English KS1 / KS2: Tales of Hans Christian Andersen - 8. The Fir Tree


David Tennant reads an adaptation of 'The Fir Tree' by Hans Christian Andersen

In a forest, a small fir tree is not happy just being pretty. It wants to be taller; tall enough so that hares are not able to jump over it. It takes no pleasure in the sunshine and birdsong, only yearning to be taller. When the woodcutters come to cut down the taller trees, the fir tree wonders where the trunks are going. A stork tells it they are to be made into masts for ships and will sail over the sea. The fir tree now yearns for that. The sun and the wind encourage the fir tree to be happy with life as it is but it takes no notice.

Again when Christmas comes, some smaller trees are taken away by the woodcutters. Sparrows tell the fir tree that they are going to be decorated and put in houses. The fir tree now yearns for this to happen to him, even more than he wants to cross the sea on a boat.

Finally, the following Christmas the fir tree is cut down by the woodcutters. It feels sad to be leaving the forest but thinks a better life is waiting.

The fir tree is placed in the centre of a nicely furnished room. It is is decorated by children and topped with a star. Candles are lit, carols are sung and the tree is very happy. But this does not last. The fir tree is soon stripped of its decorations, taken down and placed in an attic. It feels sad and alone but makes friends with the mice and rats that live in the attic and ask about his life in the forest. This makes the tree realise how happy it had actually been in the forest.

Some time later, the tree is hauled outside. It is happy to see the sun and thinks it is to be taken back to the forest. Then it realises that it is withered and old. It is thrown into a far corner of the garden, where one of the children removes the Christmas star which had been left on it. Soon it is chopped up for firewood and burned.

Download the transcript of The Fir Tree (pdf)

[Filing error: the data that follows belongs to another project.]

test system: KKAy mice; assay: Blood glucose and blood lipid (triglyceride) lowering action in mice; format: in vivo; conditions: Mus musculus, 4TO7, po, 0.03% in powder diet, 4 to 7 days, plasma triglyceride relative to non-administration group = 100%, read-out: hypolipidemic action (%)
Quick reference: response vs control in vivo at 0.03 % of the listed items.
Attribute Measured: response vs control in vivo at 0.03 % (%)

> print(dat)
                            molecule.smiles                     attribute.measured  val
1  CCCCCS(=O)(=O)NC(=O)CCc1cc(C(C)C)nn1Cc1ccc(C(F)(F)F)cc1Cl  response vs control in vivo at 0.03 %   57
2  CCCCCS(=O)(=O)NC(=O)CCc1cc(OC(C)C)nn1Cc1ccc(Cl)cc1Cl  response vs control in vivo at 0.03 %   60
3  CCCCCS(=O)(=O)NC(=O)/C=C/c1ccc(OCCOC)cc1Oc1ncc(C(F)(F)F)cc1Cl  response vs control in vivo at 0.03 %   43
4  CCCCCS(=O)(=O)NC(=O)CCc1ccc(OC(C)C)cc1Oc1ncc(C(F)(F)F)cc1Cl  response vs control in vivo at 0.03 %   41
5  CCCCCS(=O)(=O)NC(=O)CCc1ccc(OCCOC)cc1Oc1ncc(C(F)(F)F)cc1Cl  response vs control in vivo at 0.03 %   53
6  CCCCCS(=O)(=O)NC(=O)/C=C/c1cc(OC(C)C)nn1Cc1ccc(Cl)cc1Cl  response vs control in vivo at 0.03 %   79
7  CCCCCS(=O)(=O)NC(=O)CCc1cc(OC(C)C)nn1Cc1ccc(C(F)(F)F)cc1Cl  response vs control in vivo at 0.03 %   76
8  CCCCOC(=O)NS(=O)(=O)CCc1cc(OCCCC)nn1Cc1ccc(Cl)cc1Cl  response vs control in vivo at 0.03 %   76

Curriculum guidance

Tales of Hans Christian Andersen can be used to target a range of Reading and Writing objectives from the KS2 National Curriculum programme of study for English across Y3 to Y6 in England, Wales and Northern Ireland and Second Level of the Curriculum for Excellence in Scotland. Specific objectives include increasing pupils’ familiarity with a range of texts ‘including fairy stories’ and ’traditional stories’.

Pupils have the opportunity to listen to and read a selection of Andersen’s stories - especially adapted for the age group - and respond through a range of speaking and writing activities. Full details of curriculum links and follow up activities are included in the Teachers’ Notes.

Some of Hans Christian Andersen's tales have a dark and pessimistic theme. This means that careful selection of texts is required to ensure age-appropriateness. Please see the teachers' notes below for full synopses and suggestions for use in the classroom.

Download the Teachers' Notes for Tales of Hans Christian Andersen (pdf)




The Fir Tree was first published in 1844 and is regarded as the first of Andersen’s tales to be unremittingly pessimistic.

Reading / listening comprehension

Questions to help pupils understand, interpret and respond to the text:

  • Why does the tree not feel happy in the forest? Is it right to yearn for the different lives that the trees that are taken away will lead? Why?
  • Do you think the tree would be happier as a ship’s mast than as a Christmas tree? Why
  • Why does the tree think that the happiness it feels at Christmas will go on forever?
  • Why do the mice in the attic think the tree must have been happy in the forest?
  • Why are the children in the garden not happy to see the tree again?
  • What would you say are the turning points in this story?
  • Why do you think some people find it difficult to be happy and contented with what they have, even though others think they should be?

More from the series Tales of Hans Christian Andersen

7. The Ugly Duckling
6. The Nightingale
5. The Wild Swans